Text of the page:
Ceram's book was not in its place on my shelf. I lent it to Clyde years before. A phone call verified what I suspected—he no longer had it; he really didn't remember borrowing it. Amazing! The towers had been there a thousand years; the bound copies of the Post and my book had been lost in less than twenty-five. No matter; another trip to the library solved the problem.
There were no map stores in Rockledge or on nearby Merritt
Island, and I had no Internet; so I wrote to the U. S. Geological Survey
in Colorado for information on ordering maps of New Mexico.
The reply was very slow arriving, but it was only March. I'd probably plan the trip for July. There should be plenty of time. The
U. S. G. S. envelope contained a very interesting catalog of New Mexican maps and some order forms. Now for the big question: where to look for the towers? New Mexico is a big place!
Where Were The Towers?
Hibben's article wasn't precise, but there were clues:
I found only two locations named "Perdiz." Perdiz Peak, near Roswell, was too far south. But there was a small town named "Perdiz"
in the northwestern part near a tiny "Perdiz" River.
- in northwestern New Mexico;
- on a river in Perdiz Canyon;
- near a place where the canyon narrowed to only a few feet;
- high on cliffs.
That must be it! I ordered two maps from the catalog, a large map of the entire state, and a 1/250,000 map containing the general area of Perdiz River. I waited again.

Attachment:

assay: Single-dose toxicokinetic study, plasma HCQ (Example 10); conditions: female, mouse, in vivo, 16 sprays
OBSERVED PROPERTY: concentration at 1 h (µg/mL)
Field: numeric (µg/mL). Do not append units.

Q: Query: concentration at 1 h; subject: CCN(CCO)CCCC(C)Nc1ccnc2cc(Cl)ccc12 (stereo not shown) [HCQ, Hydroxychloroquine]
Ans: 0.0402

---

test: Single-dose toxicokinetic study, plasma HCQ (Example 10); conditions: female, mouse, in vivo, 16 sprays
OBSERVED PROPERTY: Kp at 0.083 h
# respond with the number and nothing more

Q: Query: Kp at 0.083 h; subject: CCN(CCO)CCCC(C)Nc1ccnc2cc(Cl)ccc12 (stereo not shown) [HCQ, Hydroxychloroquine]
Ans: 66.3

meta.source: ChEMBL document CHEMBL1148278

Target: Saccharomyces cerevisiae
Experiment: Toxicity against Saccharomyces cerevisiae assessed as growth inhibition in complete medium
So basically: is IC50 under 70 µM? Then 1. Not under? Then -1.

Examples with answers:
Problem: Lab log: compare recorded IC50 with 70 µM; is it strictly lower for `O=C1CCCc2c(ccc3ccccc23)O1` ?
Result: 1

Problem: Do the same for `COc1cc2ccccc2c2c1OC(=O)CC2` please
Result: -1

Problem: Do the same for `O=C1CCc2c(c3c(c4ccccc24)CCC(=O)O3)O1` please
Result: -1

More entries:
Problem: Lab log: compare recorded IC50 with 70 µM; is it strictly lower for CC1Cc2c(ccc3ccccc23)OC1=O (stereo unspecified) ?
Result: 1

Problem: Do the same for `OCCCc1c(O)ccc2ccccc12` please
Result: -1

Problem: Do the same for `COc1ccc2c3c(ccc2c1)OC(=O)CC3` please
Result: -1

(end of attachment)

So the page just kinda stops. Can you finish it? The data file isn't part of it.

Two weeks later a long triangular tube arrived.
From the 1/250,000 map I narrowed my map needs to five more: a 1/100,000 map that included the general area of the Perdiz River, and
four adjoining 1/25,000 quadrangles of the river and area immediately around the town of Perdiz. I sent in $12.50 for the maps and started my second two-week wait.
Developing A Plan
I'd never been out West before, so there were a few "must-sees." No first trip West would be complete without seeing the Grand Canyon.
I also wanted to see the Petrified Forest. I'd visit Albuquerque and the University of New Mexico to research the towers, and I'd still have a few days to visit the Perdiz River area for a first look at the canyon itself.
In a guidebook I'd seen a color photo of the White House Ruins in Canyon deChelly, near Chinle, Arizona. They were cut into a shelf
in a cliff of ruddy sandstone of almost unimaginable height. It was a long way out of the way, but I had to stand at the base of that cliff and feel what it must have been like to live in its shadow.
My itinerary began to shape up nicely along the familiar "family route": Rockledge, Florida, to Mobile, Alabama, to Baton Rouge, to